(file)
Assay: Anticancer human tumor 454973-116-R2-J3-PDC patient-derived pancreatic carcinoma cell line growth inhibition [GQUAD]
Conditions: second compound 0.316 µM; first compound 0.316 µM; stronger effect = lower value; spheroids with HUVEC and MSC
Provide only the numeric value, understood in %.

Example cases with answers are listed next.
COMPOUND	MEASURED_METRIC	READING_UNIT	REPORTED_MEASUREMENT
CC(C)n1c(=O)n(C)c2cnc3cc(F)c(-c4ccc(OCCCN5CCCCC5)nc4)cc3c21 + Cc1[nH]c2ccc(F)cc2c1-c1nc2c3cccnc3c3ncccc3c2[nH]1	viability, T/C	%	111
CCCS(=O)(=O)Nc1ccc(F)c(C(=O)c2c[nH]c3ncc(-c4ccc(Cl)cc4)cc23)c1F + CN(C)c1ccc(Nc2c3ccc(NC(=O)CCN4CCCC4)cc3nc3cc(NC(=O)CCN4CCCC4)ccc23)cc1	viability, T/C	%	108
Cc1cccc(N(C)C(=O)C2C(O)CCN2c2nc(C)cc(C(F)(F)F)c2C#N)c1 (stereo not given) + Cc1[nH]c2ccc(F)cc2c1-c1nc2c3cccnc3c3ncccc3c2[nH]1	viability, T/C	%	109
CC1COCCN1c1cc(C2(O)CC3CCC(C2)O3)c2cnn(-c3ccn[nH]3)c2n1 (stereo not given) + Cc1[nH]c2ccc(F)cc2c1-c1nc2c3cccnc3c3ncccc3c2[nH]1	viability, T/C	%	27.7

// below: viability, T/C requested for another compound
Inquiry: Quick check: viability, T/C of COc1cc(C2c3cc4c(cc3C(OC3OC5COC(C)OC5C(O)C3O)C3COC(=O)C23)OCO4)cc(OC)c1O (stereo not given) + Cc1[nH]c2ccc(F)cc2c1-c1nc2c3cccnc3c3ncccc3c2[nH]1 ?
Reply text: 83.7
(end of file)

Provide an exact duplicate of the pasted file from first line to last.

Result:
Assay: Anticancer human tumor 454973-116-R2-J3-PDC patient-derived pancreatic carcinoma cell line growth inhibition [GQUAD]
Conditions: second compound 0.316 µM; first compound 0.316 µM; stronger effect = lower value; spheroids with HUVEC and MSC
Provide only the numeric value, understood in %.

Example cases with answers are listed next.
COMPOUND	MEASURED_METRIC	READING_UNIT	REPORTED_MEASUREMENT
CC(C)n1c(=O)n(C)c2cnc3cc(F)c(-c4ccc(OCCCN5CCCCC5)nc4)cc3c21 + Cc1[nH]c2ccc(F)cc2c1-c1nc2c3cccnc3c3ncccc3c2[nH]1	viability, T/C	%	111
CCCS(=O)(=O)Nc1ccc(F)c(C(=O)c2c[nH]c3ncc(-c4ccc(Cl)cc4)cc23)c1F + CN(C)c1ccc(Nc2c3ccc(NC(=O)CCN4CCCC4)cc3nc3cc(NC(=O)CCN4CCCC4)ccc23)cc1	viability, T/C	%	108
Cc1cccc(N(C)C(=O)C2C(O)CCN2c2nc(C)cc(C(F)(F)F)c2C#N)c1 (stereo not given) + Cc1[nH]c2ccc(F)cc2c1-c1nc2c3cccnc3c3ncccc3c2[nH]1	viability, T/C	%	109
CC1COCCN1c1cc(C2(O)CC3CCC(C2)O3)c2cnn(-c3ccn[nH]3)c2n1 (stereo not given) + Cc1[nH]c2ccc(F)cc2c1-c1nc2c3cccnc3c3ncccc3c2[nH]1	viability, T/C	%	27.7

// below: viability, T/C requested for another compound
Inquiry: Quick check: viability, T/C of COc1cc(C2c3cc4c(cc3C(OC3OC5COC(C)OC5C(O)C3O)C3COC(=O)C23)OCO4)cc(OC)c1O (stereo not given) + Cc1[nH]c2ccc(F)cc2c1-c1nc2c3cccnc3c3ncccc3c2[nH]1 ?
Reply text: 83.7